It is getting difficult to find a desktop or laptop computer with only a single CPU. Even a typical ARM-based computer now probably has multiple cores. Of course, there’s nothing to stop you from using multiple microcontrollers — like the Arduino — together. To make the process neater, [Dimitris Platis] put together Moltoduino, essentially an Arduino on a shield made to plug into another Arduino. And, yes, they will stack. You can see a video about the open source boards, below.
The key is how the board brings the pins out to connections that are easy to jumper between boards. There are several obvious use cases, but one that [Dimitris] is particularly interested in is hardware-in-the-loop testing. The idea is that you can use a simulated I/O device in one computer to exchange fake data with the software under test.
For example, you might be working on a sous vide cooker that reads a temperature and controls a heater. A second computer could stand in for the temperature sensor and heater. You could log outputs and also control the inputs. This is really nice when you want to set up repeatable test cases.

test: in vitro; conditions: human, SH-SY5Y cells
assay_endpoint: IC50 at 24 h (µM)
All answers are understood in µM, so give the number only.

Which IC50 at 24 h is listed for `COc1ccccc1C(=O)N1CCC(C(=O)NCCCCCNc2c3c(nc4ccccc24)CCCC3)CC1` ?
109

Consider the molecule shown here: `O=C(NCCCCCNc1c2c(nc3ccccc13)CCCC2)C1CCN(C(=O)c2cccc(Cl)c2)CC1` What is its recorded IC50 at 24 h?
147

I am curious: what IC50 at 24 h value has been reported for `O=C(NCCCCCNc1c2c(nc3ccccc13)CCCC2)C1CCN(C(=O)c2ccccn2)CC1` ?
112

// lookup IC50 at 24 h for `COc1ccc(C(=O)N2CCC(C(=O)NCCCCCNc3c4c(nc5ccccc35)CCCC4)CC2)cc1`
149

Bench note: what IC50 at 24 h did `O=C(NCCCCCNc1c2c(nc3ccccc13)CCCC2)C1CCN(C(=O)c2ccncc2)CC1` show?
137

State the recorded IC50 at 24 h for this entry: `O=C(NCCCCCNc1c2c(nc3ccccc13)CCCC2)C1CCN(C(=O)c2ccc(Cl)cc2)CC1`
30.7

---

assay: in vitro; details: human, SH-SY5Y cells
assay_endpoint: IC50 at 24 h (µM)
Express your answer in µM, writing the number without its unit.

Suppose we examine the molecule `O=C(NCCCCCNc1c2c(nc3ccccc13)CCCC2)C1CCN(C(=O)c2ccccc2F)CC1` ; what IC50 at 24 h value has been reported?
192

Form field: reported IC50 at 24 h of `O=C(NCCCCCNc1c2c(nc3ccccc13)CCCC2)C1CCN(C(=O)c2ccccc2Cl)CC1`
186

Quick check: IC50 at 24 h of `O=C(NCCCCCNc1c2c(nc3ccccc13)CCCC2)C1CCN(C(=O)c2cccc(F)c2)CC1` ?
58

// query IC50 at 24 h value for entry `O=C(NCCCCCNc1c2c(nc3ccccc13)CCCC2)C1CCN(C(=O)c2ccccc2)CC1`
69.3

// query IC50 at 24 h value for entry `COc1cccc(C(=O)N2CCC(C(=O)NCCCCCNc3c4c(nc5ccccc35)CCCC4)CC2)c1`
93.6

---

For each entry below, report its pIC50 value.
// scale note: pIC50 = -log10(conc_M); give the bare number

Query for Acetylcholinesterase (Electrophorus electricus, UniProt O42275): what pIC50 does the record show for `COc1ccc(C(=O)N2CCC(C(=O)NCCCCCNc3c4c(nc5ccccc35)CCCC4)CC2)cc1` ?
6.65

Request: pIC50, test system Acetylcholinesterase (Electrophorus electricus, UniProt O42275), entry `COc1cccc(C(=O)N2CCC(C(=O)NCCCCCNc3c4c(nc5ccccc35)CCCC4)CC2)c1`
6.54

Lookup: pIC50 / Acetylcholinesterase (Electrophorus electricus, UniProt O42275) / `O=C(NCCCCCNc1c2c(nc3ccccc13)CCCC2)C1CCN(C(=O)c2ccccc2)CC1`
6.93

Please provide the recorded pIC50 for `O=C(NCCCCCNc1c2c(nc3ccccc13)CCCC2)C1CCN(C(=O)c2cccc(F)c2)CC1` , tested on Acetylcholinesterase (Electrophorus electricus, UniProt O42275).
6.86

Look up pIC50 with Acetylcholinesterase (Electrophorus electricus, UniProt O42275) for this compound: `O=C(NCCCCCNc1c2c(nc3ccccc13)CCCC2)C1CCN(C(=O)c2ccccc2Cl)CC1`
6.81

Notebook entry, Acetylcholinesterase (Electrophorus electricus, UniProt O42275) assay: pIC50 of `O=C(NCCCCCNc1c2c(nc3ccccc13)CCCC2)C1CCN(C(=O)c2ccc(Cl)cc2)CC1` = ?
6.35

Of course, you don’t have to stack the boards to make that work. In fact, you don’t have to use another Arduino. A PC or some other controller could be the surrogate test device. But having it all in a stack is handy. There are several examples of doing testing using simulated hardware on the project’s GitHub page. The test subjects are a robot car and an ultrasonic device.
One neat feature is that each board has a switch to enable the master Arduino to ISP program it. So while you might not need to stack boards to use any of the proposed techniques, it does make for a nice and compact package.